Throwback Thursday

Welcome back to another Throwback Thursday!

The Islamic design and lifestyle have an intense religious focus, much like Japan’s devotion to nature. The Islamic design esthetic focuses on tradition, with a unique flare, consistent and intricate. The designs remain consistent throughout the centuries; with timeless beauty, why change?

Early architectural techniques were derived from early conflicts and influences. This provided the knowledge of architecture but allowed the people to evolve a unique design style. The Islamic style is a rare form of design, manifestly in religion and lifestyle. The Koran structures society by gender and class. Separate entrances for men, women and classified people are part of the design of public and some private buildings. The Koran also influences architecture by its calligraphy. Koran calligraphic motifs reflect throughout public buildings, including mosques and other religious structures. Other popular motifs include meanders, stars (representing heaven), frets, rosettes, vines, scrolls, palm leaves and tendrils. Structural features however are principal attractions of Islamic design, and are icons of Islamic design. The Taj Mahal is the most notable example. The onion dome centers the exterior design as the highest peak and its largest feature; the onion dome is a distinctly Islamic design. Another noted feature is the pointed or ogival arch which cascade around the exterior. These arches are unique to Islamic design.

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image from Wikipedia

Although exteriors have an immensity of detail, the majority of the intricacy of Islamic design is found in the interior. With complex patterns, vivid colors, arches and vaulted ceilings, Islamic interiors reflect the divine infinity and the everlasting presence of their Almighty. Most colors derive from decorative elements, such as tiles, paintings and rugs. Recurrent colors include blues, greens, reds, gold, black, and cream. Textiles were heavily used for decorative, functional and comfort purposes. Due to the nomadic Arab lifestyle and heritage, minimal furniture was minimal, so textile usage was abundant.

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Like Islamic designs, Mystic Valley Traders designs are intricate and unique. In The Namaste Collection, Mystic uses popular Islamic colors (blues, greens, and cream) as well as intricate symmetrical patterns.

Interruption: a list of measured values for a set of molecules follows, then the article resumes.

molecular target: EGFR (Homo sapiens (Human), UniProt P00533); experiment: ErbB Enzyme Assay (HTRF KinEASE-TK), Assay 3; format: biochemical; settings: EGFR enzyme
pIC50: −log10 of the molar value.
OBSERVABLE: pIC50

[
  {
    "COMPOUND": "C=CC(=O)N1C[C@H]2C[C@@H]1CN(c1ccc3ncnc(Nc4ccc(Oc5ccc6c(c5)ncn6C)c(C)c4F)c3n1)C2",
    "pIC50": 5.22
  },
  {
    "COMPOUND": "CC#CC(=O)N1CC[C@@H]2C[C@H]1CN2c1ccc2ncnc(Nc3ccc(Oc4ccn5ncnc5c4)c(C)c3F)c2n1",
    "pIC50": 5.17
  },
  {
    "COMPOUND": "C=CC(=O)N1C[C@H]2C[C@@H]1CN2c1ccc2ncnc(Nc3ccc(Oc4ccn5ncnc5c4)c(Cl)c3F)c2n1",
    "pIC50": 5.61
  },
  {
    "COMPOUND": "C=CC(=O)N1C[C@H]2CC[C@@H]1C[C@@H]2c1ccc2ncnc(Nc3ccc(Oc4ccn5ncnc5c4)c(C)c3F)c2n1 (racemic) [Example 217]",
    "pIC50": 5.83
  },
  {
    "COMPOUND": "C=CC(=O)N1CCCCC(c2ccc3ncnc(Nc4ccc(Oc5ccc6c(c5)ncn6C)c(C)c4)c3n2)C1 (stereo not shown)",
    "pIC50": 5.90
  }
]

I hope you all enjoy today’s throwback!


How To: Measure For Upholstery

Last week we discussed How To: Upholster A Chair. I highlighted measuring the chair to determine fabric yardage requirements. Well, here’s how!

You need:
A tape measure
Something to record measurements
Graph paper

First review the piece of furniture. Notice each section of its body, where each piece connects. For instance, my arm chair has two inside arm sections, two front arms, the seat (also known as the deck), and the front rail that continues to the floor.

After analyzing the furniture, measure each piece with the tape. Add a few inches, I like to use 4-5″, so we have enough extra fabric to hide the staples. Always record measurements Width by Length for consistency.

When finished measuring, take graph paper and cut it to demonstrate the sections of fabric. Use a scale of 1 square equals 6″; if the section is 48″ x 24″, you’ll have 8 x 4 squares. Then, graph each section on the graph paper. Label each section clearly. Next grab a piece of 1/4 inch graph paper to represent the length of fabric. Since every square is equivalent to 6 inches, and typically upholstery is 54 inches wide, the representation will be 9 squares wide. Once done, count the squares and multiply by 6, to determine the inches of fabric required. Divide this by 36, which equals the total number of yards required.

These guides, from All Things Thrifty, show dimensions of popular pieces of furniture. Now go measure furniture like a pro!

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